# A report onFaraday's law of induction, Electromagnetic induction and Transformer

Faraday's law of induction (briefly, Faraday's law) is a basic law of electromagnetism predicting how a magnetic field will interact with an electric circuit to produce an electromotive force (emf)—a phenomenon known as electromagnetic induction.

It is the fundamental operating principle of transformers, inductors, and many types of electrical motors, generators and solenoids.

Michael Faraday is generally credited with the discovery of induction in 1831, and James Clerk Maxwell mathematically described it as Faraday's law of induction.

- Electromagnetic induction

Faraday's law of induction, discovered in 1831, describes the induced voltage effect in any coil due to a changing magnetic flux encircled by the coil.

- Transformer

Electromagnetic induction has found many applications, including electrical components such as inductors and transformers, and devices such as electric motors and generators.

- Electromagnetic induction

Electromagnetic induction, the principle of the operation of the transformer, was discovered independently by Michael Faraday in 1831 and Joseph Henry in 1832.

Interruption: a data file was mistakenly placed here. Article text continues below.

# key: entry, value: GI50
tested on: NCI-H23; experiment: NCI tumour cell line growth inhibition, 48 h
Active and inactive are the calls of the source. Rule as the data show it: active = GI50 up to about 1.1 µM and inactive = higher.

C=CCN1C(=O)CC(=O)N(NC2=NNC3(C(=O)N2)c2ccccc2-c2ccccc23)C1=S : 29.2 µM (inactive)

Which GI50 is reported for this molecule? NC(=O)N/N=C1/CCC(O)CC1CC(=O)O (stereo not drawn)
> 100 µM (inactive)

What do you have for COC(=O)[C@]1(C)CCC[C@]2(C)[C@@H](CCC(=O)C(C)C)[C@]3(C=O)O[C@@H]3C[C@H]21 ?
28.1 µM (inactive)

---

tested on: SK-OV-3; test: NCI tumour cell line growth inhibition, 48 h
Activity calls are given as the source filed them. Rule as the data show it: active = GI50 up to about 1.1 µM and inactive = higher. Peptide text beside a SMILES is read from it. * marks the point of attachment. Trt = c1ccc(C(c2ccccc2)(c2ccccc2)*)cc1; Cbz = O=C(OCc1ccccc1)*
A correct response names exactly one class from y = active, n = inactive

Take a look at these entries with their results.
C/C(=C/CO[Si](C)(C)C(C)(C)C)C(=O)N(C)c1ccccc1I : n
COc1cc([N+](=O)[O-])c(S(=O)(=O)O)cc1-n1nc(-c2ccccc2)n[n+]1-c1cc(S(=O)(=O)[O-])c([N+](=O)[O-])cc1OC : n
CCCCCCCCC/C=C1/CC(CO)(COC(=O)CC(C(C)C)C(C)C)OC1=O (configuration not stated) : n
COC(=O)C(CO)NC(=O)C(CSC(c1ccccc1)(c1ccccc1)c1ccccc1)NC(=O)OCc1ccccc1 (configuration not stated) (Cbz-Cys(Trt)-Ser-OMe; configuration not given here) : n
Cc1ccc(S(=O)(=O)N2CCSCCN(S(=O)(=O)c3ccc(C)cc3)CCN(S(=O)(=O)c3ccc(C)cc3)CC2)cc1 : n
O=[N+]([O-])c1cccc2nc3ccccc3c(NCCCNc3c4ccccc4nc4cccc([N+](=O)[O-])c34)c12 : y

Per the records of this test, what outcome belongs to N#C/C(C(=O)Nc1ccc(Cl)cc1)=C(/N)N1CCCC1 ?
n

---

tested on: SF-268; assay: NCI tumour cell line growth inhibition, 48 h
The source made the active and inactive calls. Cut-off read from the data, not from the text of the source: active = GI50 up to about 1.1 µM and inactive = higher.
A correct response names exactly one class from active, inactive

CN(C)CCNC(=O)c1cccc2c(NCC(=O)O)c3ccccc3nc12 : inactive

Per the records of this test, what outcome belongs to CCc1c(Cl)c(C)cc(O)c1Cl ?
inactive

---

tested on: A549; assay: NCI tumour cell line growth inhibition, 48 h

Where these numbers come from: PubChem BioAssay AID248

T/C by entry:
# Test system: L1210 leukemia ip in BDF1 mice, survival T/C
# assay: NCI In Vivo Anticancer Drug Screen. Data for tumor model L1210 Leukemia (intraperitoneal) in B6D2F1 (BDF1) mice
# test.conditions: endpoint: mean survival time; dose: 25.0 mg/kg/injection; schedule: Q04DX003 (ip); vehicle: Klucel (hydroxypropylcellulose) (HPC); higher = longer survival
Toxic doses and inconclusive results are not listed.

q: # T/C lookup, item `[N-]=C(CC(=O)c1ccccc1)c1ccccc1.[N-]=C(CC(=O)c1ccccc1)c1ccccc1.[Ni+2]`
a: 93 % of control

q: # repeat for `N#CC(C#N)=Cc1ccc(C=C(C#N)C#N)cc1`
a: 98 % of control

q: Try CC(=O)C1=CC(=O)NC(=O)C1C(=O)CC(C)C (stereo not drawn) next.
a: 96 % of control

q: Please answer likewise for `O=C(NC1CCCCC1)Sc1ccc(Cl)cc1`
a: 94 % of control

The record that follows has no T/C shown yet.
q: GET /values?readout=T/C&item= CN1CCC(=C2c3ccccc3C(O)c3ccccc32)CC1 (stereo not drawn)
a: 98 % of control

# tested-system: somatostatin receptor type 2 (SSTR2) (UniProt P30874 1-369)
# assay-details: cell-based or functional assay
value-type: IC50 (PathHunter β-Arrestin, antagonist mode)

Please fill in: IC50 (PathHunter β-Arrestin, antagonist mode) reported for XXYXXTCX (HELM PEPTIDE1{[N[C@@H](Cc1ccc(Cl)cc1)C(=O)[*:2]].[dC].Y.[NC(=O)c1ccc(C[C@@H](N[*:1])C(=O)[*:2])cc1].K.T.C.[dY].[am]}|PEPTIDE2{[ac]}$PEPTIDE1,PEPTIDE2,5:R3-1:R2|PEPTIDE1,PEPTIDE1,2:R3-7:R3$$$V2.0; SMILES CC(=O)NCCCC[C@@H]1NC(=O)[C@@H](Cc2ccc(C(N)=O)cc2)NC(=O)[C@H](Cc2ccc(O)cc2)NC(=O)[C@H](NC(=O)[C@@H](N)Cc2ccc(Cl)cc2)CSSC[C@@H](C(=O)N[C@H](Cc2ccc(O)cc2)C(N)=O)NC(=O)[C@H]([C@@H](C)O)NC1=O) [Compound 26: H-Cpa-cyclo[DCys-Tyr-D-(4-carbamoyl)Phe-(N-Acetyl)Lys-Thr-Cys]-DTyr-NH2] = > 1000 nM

- Transformer

## Electric generator

Device that converts motive power into electric power for use in an external circuit.

Device that converts motive power into electric power for use in an external circuit.

The principle, later called Faraday's law, is that an electromotive force is generated in an electrical conductor which encircles a varying magnetic flux.

AC has come to dominate due to the ability of AC to be easily transformed to and from very high voltages to permit low losses over large distances.

Alternating current generating systems were known in simple forms from Michael Faraday's original discovery of the magnetic induction of electric current.

## Electromotive force

Electrical action produced by a non-electrical source, measured in volts.

Electrical action produced by a non-electrical source, measured in volts.

In electromagnetic induction, emf can be defined around a closed loop of conductor as the electromagnetic work that would be done on an electric charge (an electron in this instance) if it travels once around the loop.

Devices that can provide emf include electrochemical cells, thermoelectric devices, solar cells, photodiodes, electrical generators, transformers and even Van de Graaff generators.

The general principle governing the emf in such electrical machines is Faraday's law of induction.